Many countries have breast cancer screening programs aimed at detecting early disease in asymptomatic women. The diagnostic process involves the "Triple test" consisting of clinical examination, mammography and FNAC. [1]

However, the aspiration cytology is not a substitute for conventional surgical histopathology as a definitive diagnosis is not always possible by cytology, but categorization of disease and differential diagnosis can be provided in the majority of cases. With this in mind, an attempt was made to subjectively evaluate the breast tumors in FNAC material and to compare it with histopathological details.


  Materials and Methods Top


The study was conducted in the Department of Pathology, from 1 st October 2006 to 31 st September 2008. During this period, 334 fine needle aspiration (FNA) were performed for various breast masses. These 334 aspirations were obtained from breast masses of 318 patients. 16 patients had bilateral breast masses. Out of these cases, inflammatory lesions, gynecomastia was excluded. Both benign and malignant tumors were followed-up. Specimens were received from 56 patients who underwent surgery, which formed the material of this study. Aspirations were carried out using a 23 gauge needle and 10 ml disposable syringe. Cytological smears were fixed in 95% alcohol and stained with H and E and Papanicolaou stains. Criteria such as cost-effectiveness, use of anesthesia, turn-around time, patients' hospital stay and most importantly, reliability in deciding subsequent treatment, are all factors to be taken into account in this regard. The surgical specimens were fixed in 10% formalin. The gross and cut section findings were noted. Several bits were taken from appropriate sites for processing and paraffin embedding. From each block, sections were cut at 4-5 microns thickness and stained by H and E.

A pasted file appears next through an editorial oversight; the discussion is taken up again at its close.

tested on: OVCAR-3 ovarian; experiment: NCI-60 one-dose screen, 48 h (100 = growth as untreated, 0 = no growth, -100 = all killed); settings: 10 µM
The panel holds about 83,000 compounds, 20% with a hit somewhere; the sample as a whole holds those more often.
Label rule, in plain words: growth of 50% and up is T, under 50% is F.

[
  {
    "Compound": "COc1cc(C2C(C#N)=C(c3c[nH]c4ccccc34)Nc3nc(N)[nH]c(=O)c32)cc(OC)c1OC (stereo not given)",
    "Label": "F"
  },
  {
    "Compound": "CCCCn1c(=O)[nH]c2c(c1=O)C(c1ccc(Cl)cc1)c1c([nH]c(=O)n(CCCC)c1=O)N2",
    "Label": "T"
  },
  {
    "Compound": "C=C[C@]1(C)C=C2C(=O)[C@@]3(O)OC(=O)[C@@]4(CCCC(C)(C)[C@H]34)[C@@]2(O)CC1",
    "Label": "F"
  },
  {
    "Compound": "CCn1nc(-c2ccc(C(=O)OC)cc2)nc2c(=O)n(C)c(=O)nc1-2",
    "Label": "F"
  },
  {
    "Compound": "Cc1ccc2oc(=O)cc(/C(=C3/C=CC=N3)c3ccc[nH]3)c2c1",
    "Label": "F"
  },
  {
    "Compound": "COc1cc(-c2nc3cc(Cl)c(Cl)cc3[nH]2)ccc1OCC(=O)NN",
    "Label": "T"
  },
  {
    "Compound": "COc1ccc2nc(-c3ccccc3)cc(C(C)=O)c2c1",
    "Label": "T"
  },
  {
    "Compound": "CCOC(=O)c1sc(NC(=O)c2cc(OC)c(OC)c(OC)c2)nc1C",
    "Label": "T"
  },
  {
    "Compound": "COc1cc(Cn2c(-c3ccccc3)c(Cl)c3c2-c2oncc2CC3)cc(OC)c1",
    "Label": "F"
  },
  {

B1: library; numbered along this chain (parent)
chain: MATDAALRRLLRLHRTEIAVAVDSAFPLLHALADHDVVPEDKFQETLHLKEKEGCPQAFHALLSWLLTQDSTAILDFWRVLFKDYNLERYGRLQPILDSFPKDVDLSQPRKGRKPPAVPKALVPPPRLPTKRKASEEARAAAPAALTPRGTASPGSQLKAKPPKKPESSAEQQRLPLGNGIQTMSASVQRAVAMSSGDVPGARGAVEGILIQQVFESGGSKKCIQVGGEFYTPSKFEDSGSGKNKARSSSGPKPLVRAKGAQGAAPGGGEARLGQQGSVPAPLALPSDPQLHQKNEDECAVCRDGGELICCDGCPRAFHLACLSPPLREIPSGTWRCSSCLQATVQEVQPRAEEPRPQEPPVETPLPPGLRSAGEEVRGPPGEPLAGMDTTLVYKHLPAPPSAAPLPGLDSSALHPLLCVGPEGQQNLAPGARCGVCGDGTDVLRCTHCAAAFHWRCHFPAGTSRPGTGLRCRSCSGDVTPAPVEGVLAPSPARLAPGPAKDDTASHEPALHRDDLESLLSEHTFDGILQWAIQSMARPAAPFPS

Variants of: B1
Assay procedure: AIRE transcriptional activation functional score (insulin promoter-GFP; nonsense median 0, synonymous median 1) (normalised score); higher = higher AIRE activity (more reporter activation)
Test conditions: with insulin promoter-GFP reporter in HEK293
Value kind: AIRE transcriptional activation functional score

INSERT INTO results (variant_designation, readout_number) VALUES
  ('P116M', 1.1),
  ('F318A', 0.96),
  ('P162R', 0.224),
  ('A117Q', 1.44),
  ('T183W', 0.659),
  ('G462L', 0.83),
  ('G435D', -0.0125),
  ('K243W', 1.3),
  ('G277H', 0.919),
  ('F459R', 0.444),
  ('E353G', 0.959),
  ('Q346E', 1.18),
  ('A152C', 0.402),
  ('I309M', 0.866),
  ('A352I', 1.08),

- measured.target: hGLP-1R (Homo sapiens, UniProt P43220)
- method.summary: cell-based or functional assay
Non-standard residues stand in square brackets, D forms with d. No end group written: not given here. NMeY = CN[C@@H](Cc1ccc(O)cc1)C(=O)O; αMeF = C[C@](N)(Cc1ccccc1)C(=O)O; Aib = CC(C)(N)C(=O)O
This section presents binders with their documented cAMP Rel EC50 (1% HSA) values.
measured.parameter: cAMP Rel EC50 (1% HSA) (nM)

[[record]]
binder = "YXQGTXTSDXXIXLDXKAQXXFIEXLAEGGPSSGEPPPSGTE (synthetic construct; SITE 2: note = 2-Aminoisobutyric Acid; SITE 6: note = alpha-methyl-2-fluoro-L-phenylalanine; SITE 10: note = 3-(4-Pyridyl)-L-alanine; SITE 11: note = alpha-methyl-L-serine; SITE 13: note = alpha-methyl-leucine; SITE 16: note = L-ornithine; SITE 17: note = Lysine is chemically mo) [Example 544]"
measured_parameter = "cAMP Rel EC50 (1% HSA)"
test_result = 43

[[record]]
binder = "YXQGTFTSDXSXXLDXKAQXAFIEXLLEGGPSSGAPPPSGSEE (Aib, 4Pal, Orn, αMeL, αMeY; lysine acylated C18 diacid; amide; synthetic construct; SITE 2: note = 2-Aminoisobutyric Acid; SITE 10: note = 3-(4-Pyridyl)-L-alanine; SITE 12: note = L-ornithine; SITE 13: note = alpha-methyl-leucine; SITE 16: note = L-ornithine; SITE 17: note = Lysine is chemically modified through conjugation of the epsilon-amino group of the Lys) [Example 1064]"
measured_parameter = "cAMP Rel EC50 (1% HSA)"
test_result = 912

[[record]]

Results Top


The 334 (including 16 bilateral) aspirations were performed over a period of 2 years. Suppurative and inflammatory lesions (41) were excluded from the total aspirates. Cytological diagnosis of 293 aspirations was reviewed and lesions were classified into four diagnostic classes revealing 164 benign lesions, 45 malignant, 25 suspicious and 59 inadequate. Female patients comprised 315 and male patients three of total cases. The age of the patients ranged from 10 to 80 years. The oldest case (80 years) was diagnosed as proliferative lesion with atypia and the youngest (10 years) was a juvenile fibroadenoma. Of the benign lesions, 45.12% cases were reported in the third decade. The maximum number of malignant lesions (46.66%) was reported in the fifth decade [Table 1].
Table 1: Age distribution among breast FNAs (N=293)

Click here to view


The anatomical and topographical distribution revealed, most of the lesions were in the left breast (52.22%). Maximum distribution of the lesions was noticed in the upper outer quadrant (59.04%). Malignant lesions were more in the right breast (8.19%) and benign lesions were in the left breast (28.66%).